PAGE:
Monday, 10 June 2013


Fort Ross is a former Russian establishment in California, where the 
Native American Kashia lived and still do.

Russia’s Obscure Bond With Native Americans Honored in California


19th-century Russian trading outpost in California that was once the locus of a rare friendship between Russian settlers and the indigenous Kashia tribe will host a tribute this weekend to a little known piece of Russian-American history that lives on in both countries today.

In stark contrast to tales of violence and bloodshed that went on for centuries between Native Americans and European colonial settlers in North America, the relationship between the Kashia and Russian traders in what is today the western United States is a cause of celebration even 200 years later, organizers say.

“We call it a ‘Big Time,’” said Billyrene Pinola, a member of the Kashia tribe and founder of the Metini Native Cultural Foundation, a nonprofit which promotes Native American cultural traditions and which organized the gathering this weekend at the historic Russian outpost known as Fort Ross.

“It’s a celebration where all our native people come together and dance and sing with each other. We’re putting this on because we want people to know our history and to know our history with the Russians,” he said.

Much like a traditional Native American pow-wow, the Big Time includes traditional costumes and dance, though not the secret rituals that spiritual leaders say should never be shown in public. It also features native food including Indian tacos and pork cooked in an underground fire pit.

The Kashia trace their tribe’s presence along the California Pacific coast back more than 8,000 years and were established there long before Russians were drawn down south from Alaska – where they had run into conflicts with indigenous peoples – by the otter trade and other natural resources around 1812.

Fort Ross, or Fortress Ross (Крѣпость Россъ) as it was known, was the southernmost hub for Russian settlers in North America. There, some of the Kashia became laborers for the Russians.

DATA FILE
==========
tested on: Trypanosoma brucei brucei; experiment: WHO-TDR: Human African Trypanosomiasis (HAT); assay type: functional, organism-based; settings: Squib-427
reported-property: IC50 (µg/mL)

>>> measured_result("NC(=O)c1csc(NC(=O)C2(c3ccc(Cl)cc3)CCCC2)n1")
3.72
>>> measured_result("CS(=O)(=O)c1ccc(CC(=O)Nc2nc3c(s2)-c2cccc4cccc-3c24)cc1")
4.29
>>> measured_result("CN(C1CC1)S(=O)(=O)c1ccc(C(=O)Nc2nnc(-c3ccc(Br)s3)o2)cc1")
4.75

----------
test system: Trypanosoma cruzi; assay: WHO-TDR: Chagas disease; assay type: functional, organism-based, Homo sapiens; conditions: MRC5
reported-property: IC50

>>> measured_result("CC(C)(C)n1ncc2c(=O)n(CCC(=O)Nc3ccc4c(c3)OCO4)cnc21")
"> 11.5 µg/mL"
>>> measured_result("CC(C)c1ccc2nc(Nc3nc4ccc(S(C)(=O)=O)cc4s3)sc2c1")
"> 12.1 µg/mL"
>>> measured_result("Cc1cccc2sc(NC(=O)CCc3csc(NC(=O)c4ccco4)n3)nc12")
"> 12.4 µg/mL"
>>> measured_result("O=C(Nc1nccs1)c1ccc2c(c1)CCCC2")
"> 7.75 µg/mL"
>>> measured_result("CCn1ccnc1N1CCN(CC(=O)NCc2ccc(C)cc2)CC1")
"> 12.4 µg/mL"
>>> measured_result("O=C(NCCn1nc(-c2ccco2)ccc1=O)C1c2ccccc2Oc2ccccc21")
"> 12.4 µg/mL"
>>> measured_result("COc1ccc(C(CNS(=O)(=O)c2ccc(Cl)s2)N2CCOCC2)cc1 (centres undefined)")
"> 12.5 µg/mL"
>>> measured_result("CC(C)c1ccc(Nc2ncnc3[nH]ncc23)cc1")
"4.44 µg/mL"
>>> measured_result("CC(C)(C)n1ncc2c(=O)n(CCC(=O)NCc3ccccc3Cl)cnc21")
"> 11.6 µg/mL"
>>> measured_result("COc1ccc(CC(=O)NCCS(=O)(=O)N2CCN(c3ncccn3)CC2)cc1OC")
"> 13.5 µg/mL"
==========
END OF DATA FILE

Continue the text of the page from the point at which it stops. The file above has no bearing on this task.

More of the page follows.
“There was an agreement, a treaty, between the Kashia and the Russians, like a lease agreement,” Pinola said in a phone interview with RIA Novosti.

“They traded for blankets, hatchets and other things, and our people were very accepting and showed them the foods they ate and things like that and the Russians did the same. So we just have a connection.”

But the connection is deeper than that. There were interracial marriages, and when the fur trade dried up and the Russians returned to their native land, some of the Kashia went with them.

“A number of the Russian men married Kashia women, and when they left, sometimes the wives stayed behind but in many cases the Kashia wives and children went home with the Russians and their relatives are still in the Russian population somewhere,” according to Breck Parkman, senior state archaeologist with the California Department of Parks and Recreation.

“Some of the Kashia are interested in finding some of these lost relatives,” he told RIA Novosti.

There were probably cases of native women being abused by Alaskan and Russian newcomers in the area, said Parkman, but when it came to Fort Ross, there was an important distinction.

“In the case of Ft. Ross, if there was ever an instance of the men abusing the native women, the commandants punished them severely, things like getting lashed, there was no tolerance for abusing the native women, and that helped the relationship between these two populations immensely,” he said.

“We will always be linked and believe they will have a place in our hearts and vice versa because we are linked, we have the same DNA,” said Pinola.

It was a link that could have been lost.

The area around Ft. Ross was a “thriving multicultural community,” said Parkman, but when the Russians left, he said, “it just broke apart, and today, most people, even most historians, have no idea about this whole history.”

Until recently, the Kashia’s involvement with Ft. Ross was peripheral, and members of the tribe were responsive to requests from the park, but hadn’t initiated any interaction themselves.

That changed after a group of Kashia – including Pinola and her husband – journeyed to Russia and saw Native American artifacts from Ft. Ross – baskets, robes, tools and other items – that were carried back to St. Petersburg when the Russians left around 1842.

“For me it was like a little kid going to Disneyland and seeing all the magical stuff, to see those artifacts and how beautifully they had been preserved and to know our ancestors could have made them, could have worn them. It was like they were there with us,” said Pinola.

The upcoming celebration recognizes the significant history between the Russian settlers and the Kashia, but it also marks an important turning point, said Parkman.

“I think in 100 years historians will look back and say this was the beginning of a relationship between the Kashia of California and the Kashia of Russia,” he said.

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